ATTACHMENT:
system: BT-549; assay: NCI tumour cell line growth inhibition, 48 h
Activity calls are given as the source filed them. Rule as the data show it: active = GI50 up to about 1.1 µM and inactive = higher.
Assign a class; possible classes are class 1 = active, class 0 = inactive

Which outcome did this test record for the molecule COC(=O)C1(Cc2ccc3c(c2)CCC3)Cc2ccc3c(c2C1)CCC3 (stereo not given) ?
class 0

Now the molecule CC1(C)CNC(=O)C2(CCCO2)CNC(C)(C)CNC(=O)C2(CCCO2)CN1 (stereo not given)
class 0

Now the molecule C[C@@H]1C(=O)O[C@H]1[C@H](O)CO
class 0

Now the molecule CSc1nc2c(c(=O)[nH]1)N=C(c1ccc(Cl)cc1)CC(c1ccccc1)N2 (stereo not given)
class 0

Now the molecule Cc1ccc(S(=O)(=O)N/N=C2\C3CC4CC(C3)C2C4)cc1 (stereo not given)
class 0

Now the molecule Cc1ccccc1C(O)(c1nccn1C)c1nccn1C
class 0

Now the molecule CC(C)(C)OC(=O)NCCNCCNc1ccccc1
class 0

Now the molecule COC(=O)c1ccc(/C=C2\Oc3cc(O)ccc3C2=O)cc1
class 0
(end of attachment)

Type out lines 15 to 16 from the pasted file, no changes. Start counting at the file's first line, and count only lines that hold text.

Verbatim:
class 0

Now the molecule CC(C)(C)OC(=O)NCCNCCNc1ccccc1